So isn’t it just a little demeaning to talk of religious tolerance? Tolerance will never be the full answer. We should be talking in terms of respect, understanding, acceptance, appreciation. Mere tolerance is simply not enough.

And that respect and understanding is only going to come from dialogue between faiths.

Saturday, 21 January 2012

“Why may we not suppose that the great Father of all is pleased with a variety of devotion?” 
Thomas Paine

Thursday, 19 January 2012

One should not injure, subjugate, enslave, torture, or kill any animal, living being, organism, or sentient being. This doctrine of nonviolence is immaculate, immutable, and eternal. Just as suffering is painful to you, in the same way it is painful, disquieting, and terrifying to all animals, living beings, organisms, and sentient beings

Jainism. Acarangasutra 4.25-26
One going to take a pointed stick to pinch a baby bird should try it on himself first to feel how it hurts

Yoruba proverb, Nigeria

Tuesday, 17 January 2012

Those who praise their own doctrines and disparage the doctrines of others do not solve any problem

Jainism Sutrakritanga 1. 1.50

Sunday, 15 January 2012

Whereof one cannot speak, thereof one must be silent


Friday, 13 January 2012

After all, if there is no God, then God is incalculably the greatest single creation of the human imagination

Sir Anthony John Patrick Kenny
Fellow of the British Academy


Wednesday, 11 January 2012

I only know that I know nothing


Sunday, 8 January 2012

Few things are likely to be more important...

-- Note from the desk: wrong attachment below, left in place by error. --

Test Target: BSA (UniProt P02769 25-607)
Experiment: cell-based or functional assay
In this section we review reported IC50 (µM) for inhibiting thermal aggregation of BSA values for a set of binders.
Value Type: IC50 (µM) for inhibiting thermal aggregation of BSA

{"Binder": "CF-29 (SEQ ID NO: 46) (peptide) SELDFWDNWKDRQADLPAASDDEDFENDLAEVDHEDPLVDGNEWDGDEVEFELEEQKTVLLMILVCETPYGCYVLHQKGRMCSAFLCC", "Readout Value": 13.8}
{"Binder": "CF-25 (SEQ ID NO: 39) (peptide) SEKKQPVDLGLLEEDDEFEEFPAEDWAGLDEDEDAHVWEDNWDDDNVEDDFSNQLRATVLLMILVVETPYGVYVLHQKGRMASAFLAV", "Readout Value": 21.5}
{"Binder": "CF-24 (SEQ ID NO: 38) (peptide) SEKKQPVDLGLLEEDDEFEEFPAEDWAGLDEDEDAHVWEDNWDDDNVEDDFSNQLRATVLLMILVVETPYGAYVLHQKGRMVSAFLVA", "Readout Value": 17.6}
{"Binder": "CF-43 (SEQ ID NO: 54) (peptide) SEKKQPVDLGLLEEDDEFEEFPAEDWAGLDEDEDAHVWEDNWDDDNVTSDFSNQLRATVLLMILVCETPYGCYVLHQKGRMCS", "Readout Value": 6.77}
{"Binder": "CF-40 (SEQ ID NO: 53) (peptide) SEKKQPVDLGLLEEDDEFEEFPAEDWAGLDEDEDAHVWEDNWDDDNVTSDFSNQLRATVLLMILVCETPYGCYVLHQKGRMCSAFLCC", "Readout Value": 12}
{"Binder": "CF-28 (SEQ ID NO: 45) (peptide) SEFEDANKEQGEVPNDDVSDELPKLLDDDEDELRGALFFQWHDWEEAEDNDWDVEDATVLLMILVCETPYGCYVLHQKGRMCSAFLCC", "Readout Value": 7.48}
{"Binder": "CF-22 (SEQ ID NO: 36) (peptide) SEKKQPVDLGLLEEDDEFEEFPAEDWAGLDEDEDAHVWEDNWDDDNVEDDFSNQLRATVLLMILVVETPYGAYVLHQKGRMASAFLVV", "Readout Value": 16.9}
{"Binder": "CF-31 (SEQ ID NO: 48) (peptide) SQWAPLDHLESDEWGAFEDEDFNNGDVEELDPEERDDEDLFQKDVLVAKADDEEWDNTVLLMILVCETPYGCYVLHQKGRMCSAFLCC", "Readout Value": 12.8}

“...for the twenty-first century than wise faith among the world's religious communities. That calls for fuller understanding, better education, and a commitment to the flourishing of our whole planet.”

Professor David F. Ford

Friday, 6 January 2012

The most beautiful thing...

“...we can experience is the mysterious. It is the source of all true art and science. He to whom this emotion is a stranger, who can no longer pause to wonder and stand wrapped in awe, is as good as dead: his eyes are closed.”


Wednesday, 4 January 2012

When I worship or pray...

“...let me do so to God, never to “my” God…”
P. D. Mehta, The Heart of Religion, Element Books Ltd., (Shaftesbury Dorset, 1987), p. 261.

Monday, 2 January 2012

The Pope on Atheism

“It is our task always to struggle for the relatively best possible framework of human coexistence in our present day and, in doing so, to overcome anything bad that exists at the time, and to guard against the outbreak of destructive forces…the atheistic systems of modern times are the most frightful examples of passionate religious enthusiasm alienated from its proper identity, and that means a sickness of the human spirit that may be mortal.”

Joseph Cardinal Ratzinger, Pope Benedict XVI, Truth and Tolerance: Christian Belief and World Religions, (Ignatius Press, San Francisco, 2005) pp. 257, 258.